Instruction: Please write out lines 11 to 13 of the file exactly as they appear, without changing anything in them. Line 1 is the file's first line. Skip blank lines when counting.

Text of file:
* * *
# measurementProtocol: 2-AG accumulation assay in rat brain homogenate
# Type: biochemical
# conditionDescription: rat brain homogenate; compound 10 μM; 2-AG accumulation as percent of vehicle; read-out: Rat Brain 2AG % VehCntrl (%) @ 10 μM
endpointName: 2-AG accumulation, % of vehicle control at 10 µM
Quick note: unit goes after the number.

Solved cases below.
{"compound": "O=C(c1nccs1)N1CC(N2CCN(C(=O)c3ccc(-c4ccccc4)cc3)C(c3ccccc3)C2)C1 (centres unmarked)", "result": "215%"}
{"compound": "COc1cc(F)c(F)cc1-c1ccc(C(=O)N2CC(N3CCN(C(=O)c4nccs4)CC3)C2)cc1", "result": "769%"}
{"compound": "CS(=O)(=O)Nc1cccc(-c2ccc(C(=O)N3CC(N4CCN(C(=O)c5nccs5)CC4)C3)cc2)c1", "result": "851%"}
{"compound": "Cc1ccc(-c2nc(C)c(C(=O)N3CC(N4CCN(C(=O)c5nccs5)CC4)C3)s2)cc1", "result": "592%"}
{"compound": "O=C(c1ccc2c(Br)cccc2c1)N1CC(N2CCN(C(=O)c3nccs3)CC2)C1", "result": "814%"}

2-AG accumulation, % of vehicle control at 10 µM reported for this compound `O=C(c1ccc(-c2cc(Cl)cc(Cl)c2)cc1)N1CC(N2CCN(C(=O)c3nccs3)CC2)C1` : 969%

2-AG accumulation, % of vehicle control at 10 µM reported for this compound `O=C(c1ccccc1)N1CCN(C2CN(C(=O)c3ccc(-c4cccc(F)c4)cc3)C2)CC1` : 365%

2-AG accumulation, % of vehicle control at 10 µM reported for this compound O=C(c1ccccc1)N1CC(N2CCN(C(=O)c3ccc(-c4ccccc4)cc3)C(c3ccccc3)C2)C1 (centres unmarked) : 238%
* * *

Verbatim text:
{"compound": "O=C(c1ccc2c(Br)cccc2c1)N1CC(N2CCN(C(=O)c3nccs3)CC2)C1", "result": "814%"}

2-AG accumulation, % of vehicle control at 10 µM reported for this compound `O=C(c1ccc(-c2cc(Cl)cc(Cl)c2)cc1)N1CC(N2CCN(C(=O)c3nccs3)CC2)C1` : 969%

2-AG accumulation, % of vehicle control at 10 µM reported for this compound `O=C(c1ccccc1)N1CCN(C2CN(C(=O)c3ccc(-c4cccc(F)c4)cc3)C2)CC1` : 365%